Home > Ends Ways and Means, Grand Strategy, Policy, Strategy > Strategy and the Defense Budget

Strategy and the Defense Budget

November 13, 2010 Leave a comment Go to comments

The National Commission on Fiscal Responsibility and Reform, charged by the President with “identifying policies to improve the fiscal situation in the medium term and to achieve fiscal sustainability over the long run.  In other words, pay off the national debt.

Considering that the defense budget is one of the largest federal expenditures, and that CJCS Adm. Mike Mullen recently named the national debt as the greatest threat to national security, it follows that decisions about the defense budget aren’t merely fiscal, but indeed strategic.  As such, the recommendations of the “Debt Commission” should be nested within a larger national grand strategy.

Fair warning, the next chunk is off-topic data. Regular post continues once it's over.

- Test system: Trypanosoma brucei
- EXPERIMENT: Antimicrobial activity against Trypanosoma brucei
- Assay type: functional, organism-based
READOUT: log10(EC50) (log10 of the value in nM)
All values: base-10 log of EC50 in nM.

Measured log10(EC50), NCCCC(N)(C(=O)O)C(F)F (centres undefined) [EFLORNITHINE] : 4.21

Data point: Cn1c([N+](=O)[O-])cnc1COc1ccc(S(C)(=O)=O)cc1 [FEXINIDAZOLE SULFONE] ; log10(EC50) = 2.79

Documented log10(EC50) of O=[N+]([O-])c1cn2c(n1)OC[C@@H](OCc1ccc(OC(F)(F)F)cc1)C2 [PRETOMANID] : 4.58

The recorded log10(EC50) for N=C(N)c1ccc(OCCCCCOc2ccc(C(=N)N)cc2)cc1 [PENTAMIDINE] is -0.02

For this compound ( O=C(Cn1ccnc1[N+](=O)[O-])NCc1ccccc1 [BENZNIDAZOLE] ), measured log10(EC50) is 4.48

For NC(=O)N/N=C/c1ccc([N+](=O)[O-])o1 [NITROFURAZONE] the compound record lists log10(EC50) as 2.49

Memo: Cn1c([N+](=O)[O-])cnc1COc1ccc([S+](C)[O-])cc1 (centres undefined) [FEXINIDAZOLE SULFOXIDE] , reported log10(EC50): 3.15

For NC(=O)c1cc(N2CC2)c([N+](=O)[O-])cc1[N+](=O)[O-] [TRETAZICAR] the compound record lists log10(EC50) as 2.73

Except they won’t be.

The most elegant definition of national strategy is the balancing of ends, ways, and means to achieve national interests.  The Bush administration pursued an unbalanced strategy that focused solely on ends with little regard to balancing ways and means.  Will the Obama administration focus on means without balancing ends and ways?  That remains to be seen.

What seems inevitable is that defense cuts will become a political football in the run up to the 2012 election.  This will probably preclude a grown-up discussion among strategy makers about the most responsible and affordable course of action.

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  1. November 27, 2010 at 2:16 am

    First tribes are not explicitly considered in the National Security Strategy or the National Military Strategy of the United States as a tool of military power.

  1. January 28, 2011 at 5:28 pm

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